1 Issue to Engage

Fiscally Responsible Strategies to Reduce Homelessness

[For the briefer version of our piece published by the Seattle Times, CLICK HERE.]

Whether you are outraged by our local government’s failure to reduce homelessness while your tax bills increase or your heart breaks when you see the human suffering in our public spaces, we share common ground: we all want the problem solved.


Lack of progress, as noted in Seattle Weekly’s recent article “One Table Has No Clear Game Plan for Tackling Regional Crisis,” adds to the frustration.

First, let’s continue the compassion that makes our city special.  Truly caring about the people suffering also means we should demand results: homelessness should be reduced so that human suffering is reduced. The good news is that the tools proven to reduce homelessness already exist. Unfortunately, Seattle’s political leaders have so far avoided the tough love needed to take charge and require those tools. Once Mayor Durkan applies the same relentless passion and accountability she used to launch and achieve reforms in our police department and once our Councilmembers help her by focusing all of their efforts on this emergency, they can reduce homelessness. There are fiscally responsible solutions, but they require political will:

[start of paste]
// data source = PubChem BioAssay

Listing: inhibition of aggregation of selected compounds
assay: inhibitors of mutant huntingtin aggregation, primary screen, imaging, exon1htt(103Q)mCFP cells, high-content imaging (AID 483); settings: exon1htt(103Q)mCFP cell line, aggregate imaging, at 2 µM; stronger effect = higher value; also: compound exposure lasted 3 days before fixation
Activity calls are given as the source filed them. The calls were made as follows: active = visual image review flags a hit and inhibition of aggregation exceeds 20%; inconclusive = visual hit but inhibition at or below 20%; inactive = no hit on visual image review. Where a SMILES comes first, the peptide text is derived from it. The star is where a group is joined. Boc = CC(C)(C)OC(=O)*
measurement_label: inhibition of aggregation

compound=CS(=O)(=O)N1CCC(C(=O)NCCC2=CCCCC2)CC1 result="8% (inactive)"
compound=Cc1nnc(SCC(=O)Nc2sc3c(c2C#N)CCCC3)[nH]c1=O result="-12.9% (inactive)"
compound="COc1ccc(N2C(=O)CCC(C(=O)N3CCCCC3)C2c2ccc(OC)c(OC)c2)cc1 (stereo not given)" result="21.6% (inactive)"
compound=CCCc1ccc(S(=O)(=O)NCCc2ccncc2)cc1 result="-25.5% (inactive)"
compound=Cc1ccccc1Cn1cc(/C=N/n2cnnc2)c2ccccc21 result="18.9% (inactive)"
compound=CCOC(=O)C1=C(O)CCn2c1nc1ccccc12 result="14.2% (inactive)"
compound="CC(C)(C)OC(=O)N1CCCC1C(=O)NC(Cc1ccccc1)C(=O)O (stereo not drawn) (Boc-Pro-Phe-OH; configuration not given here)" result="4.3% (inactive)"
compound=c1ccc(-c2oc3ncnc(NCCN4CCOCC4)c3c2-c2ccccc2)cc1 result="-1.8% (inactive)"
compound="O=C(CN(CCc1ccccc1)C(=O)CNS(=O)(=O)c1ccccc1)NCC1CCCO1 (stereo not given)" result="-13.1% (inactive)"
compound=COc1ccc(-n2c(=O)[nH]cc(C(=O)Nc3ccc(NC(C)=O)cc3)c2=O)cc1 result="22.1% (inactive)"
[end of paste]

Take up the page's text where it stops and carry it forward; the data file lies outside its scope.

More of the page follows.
1. Learn from other cities: When we crafted the high-quality Seattle Preschool Program, we visited the cities that had already produced the best outcomes for children. Instead of wasting resources by reinventing the wheel, City Hall must learn from the mistakes and successes of communities that have already reduced homelessness: Atlanta, Columbus, Denver, Houston, Las Vegas, Minneapolis, New Orleans, Salt Lake City, and others.